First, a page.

- The Washington Times - Monday, March 7, 2005

Sometimes all you need to do to let somebody know you care is send a letter, a fax, an e-mail or make a short phone call. Occasionally, more drastic action is imperative.

“People are dying, it’s that simple. These are crimes against people, and we can do something about this,” said Yvonne Paretzky about the deliberate massacre and mass starvation of thousands of innocent men, women and children in western Sudan’s Darfur region.

Mrs. Paretzky was so moved by the genocidal atrocities in Darfur that she joined Ruth Newburger and Gail Fisher to stage “An Interfaith Evening of Information, Inspiration and Action” at Congregation Har Shalom in Potomac on Sunday night.

Nearly 200 people spent two hours participating in a poignant program aimed to “see, hear and take action” to save thousands clear across the globe.

“I saw the connection between genocide in Sudan and genocide in the Holocaust, and we are watching and doing nothing while thousands are being killed,” said Molly Hauck, who plans to get the Cedar Lane Unitarian Universalist Church in Bethesda, of which she is a member, to host a similar awareness-raising program.

Hundreds of thousands have been killed in Darfur and thousands more are at risk in this “calculated campaign of slaughter, rape and displacement,” Rabbi H. David Rose of Congregation Har Shalom said.

Meanwhile, U.S. and world leaders delay and debate the term “genocide.” But the need is urgent to enact and enforce harsher sanctions against the rebel Janjaweed militia and the Sudanese government to prevent and punish further violation of the 1948 U.N. convention against deliberate acts “committed with the intent to destroy, in whole or in part, a national, ethnical, racial or religious group.” Most unthinkable, the Sudanese government will not let water, food and medical supplies pass through to villages and refugee camps. Humanitarian aid workers are among those who have been killed as 1.6 million people have been chased into the desert.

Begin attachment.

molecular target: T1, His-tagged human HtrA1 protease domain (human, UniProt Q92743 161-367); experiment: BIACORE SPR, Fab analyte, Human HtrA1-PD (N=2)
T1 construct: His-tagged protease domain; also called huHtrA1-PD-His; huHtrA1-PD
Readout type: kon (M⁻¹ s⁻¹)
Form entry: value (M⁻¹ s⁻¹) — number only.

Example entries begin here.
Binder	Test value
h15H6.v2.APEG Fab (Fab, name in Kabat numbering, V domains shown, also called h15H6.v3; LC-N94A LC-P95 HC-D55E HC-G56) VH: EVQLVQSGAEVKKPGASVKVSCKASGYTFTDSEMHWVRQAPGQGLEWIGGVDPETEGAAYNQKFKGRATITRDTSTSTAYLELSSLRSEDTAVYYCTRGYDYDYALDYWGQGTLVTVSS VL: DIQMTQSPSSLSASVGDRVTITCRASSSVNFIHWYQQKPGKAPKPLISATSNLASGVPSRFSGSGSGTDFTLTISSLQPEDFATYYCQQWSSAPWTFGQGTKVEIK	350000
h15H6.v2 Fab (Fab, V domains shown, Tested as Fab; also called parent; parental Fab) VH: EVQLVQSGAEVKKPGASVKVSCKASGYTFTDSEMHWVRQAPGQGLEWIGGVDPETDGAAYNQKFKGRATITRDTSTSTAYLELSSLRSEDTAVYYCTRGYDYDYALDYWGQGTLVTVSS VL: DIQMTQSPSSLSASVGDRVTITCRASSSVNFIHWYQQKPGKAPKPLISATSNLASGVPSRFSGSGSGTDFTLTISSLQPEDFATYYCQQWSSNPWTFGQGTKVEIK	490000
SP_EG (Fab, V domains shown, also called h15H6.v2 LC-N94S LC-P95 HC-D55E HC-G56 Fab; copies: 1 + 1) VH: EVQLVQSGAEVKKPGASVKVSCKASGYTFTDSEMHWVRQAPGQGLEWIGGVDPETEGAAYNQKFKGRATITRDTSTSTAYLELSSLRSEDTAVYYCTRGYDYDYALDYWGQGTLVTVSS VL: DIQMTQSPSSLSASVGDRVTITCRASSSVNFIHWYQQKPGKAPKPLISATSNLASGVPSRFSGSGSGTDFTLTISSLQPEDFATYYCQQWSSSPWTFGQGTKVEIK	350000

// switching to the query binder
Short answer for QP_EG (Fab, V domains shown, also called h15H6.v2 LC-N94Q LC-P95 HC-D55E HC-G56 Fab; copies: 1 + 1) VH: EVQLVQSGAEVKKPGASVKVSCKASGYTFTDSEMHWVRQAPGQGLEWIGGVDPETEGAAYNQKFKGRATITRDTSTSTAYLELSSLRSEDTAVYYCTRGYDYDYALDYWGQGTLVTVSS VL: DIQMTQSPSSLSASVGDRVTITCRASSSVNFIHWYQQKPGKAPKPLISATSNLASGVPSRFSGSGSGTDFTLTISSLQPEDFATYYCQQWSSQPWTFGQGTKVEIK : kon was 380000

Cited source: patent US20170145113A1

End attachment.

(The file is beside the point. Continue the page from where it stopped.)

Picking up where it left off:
Sunday’s audience learned of women, even girls as young as 8 and grandmothers as old as 60, being raped, their breasts branded and some left to bleed to death. Men are self-imprisoned in refugee camps lest they be tortured and killed. Young boys, the ones not abducted to become soldiers, are thrown on bonfires.

Darfur exile and lobbyist Omer Ismail spoke softly of witnessing burned-out villages where he once heard Sudanese folk songs on Sundays. He told of children who dig holes in the sand during the day so they can sleep in them at night to stay warm because they have no blankets and “no mothers to hold them.”

“The thousands of faceless, nameless people are reaching out, pleading for the humanity in you. They want to know somebody cares,” said Mr. Ismail, who now resides in Silver Spring.

Go see “Hotel Rwanda,” which shows a slice of the genocidal killings of 800,000 there. Then you’ll understand the Pittsburgh Post-Gazette political cartoon depicting a couple leaving the theater where the movie is on the marquee. “When do you think the movie ‘Hotel Sudan’ will be released?” the woman asks. In fact, “Hotel Darfur,” with the “Not on My Watch” slogan, is a grass-roots effort undertaken by the brilliant but underrated actor Don Cheadle and Paul Rusesabagina, the hotel manager he portrayed in “Rwanda.” Volunteers pass out informational fliers and ask moviegoers to sign petitions urging immediate, increased U.S. intervention.

Mr. Ismail wonders why world leaders, who rallied to save Eastern Europeans in the Balkans, do not come to defend Africans in Darfur. Still, he is bolstered by the grass-roots efforts such as the informative service at Congregation Har Shalom on Sunday night. He happily notes that a movement is growing on college campuses, where he is a sought-after speaker. Today, for example, Georgetown students, members of nationwide Students Taking Action Now for Darfur (STAND), are scheduled to begin lobbying on Capitol Hill.

Ideas on how to help were offered by David Rubenstein, coordinator of the D.C.-based Save Darfur Coalition, www.savedarfur.org., an alliance of 100 organizations spearheaded, in part, by the U.S. Holocaust Memorial Museum.

Mr. Rubenstein said: “I believe President Bush cares, I believe the State Department cares. … I just don’t believe they care enough. And, they don’t care enough because they don’t think the American public cares enough.”

From March 17 to 20, the Save Darfur Coalition is sponsoring the 100 Hours to Campaign for Darfur, designed to send letters to the White House and 100 to each member of Congress. They are asking groups and individuals to host teach-ins and action meetings.

Tears were shed during the “Lights for Life” ceremony to extinguish 100 candles commemorating the lives of 35,000 deceased Darfurians. The Shofar, a ram’s horn that was used in ancient Israel as a call to action when help was needed from neighboring villagers, was blown.

“Please hear the call in your hearts, your heads, and most of all, with your hands,” Mr. Rose said in closing.

For more information, log on to www.savedarfur.org; the Coalition to Stop the Use of Child Soldiers at www.child-soldiers.org; and www.rwandapartners.org.

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